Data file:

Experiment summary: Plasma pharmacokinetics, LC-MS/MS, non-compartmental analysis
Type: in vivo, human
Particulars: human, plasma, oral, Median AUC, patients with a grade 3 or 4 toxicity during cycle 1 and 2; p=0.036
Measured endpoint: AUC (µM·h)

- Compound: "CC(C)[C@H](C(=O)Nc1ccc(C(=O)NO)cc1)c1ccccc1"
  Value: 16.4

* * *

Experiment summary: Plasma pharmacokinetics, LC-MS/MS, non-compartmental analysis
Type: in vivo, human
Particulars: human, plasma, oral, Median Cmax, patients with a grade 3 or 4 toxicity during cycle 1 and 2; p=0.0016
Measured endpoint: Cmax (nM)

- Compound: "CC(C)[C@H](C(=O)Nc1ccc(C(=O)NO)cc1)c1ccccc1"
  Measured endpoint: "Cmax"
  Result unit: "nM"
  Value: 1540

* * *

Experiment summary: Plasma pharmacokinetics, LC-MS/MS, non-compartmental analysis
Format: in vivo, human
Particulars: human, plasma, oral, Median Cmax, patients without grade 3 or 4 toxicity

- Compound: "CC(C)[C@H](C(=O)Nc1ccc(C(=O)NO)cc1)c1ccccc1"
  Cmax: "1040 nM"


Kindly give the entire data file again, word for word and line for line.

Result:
Experiment summary: Plasma pharmacokinetics, LC-MS/MS, non-compartmental analysis
Type: in vivo, human
Particulars: human, plasma, oral, Median AUC, patients with a grade 3 or 4 toxicity during cycle 1 and 2; p=0.036
Measured endpoint: AUC (µM·h)

- Compound: "CC(C)[C@H](C(=O)Nc1ccc(C(=O)NO)cc1)c1ccccc1"
  Value: 16.4

* * *

Experiment summary: Plasma pharmacokinetics, LC-MS/MS, non-compartmental analysis
Type: in vivo, human
Particulars: human, plasma, oral, Median Cmax, patients with a grade 3 or 4 toxicity during cycle 1 and 2; p=0.0016
Measured endpoint: Cmax (nM)

- Compound: "CC(C)[C@H](C(=O)Nc1ccc(C(=O)NO)cc1)c1ccccc1"
  Measured endpoint: "Cmax"
  Result unit: "nM"
  Value: 1540

* * *

Experiment summary: Plasma pharmacokinetics, LC-MS/MS, non-compartmental analysis
Format: in vivo, human
Particulars: human, plasma, oral, Median Cmax, patients without grade 3 or 4 toxicity

- Compound: "CC(C)[C@H](C(=O)Nc1ccc(C(=O)NO)cc1)c1ccccc1"
  Cmax: "1040 nM"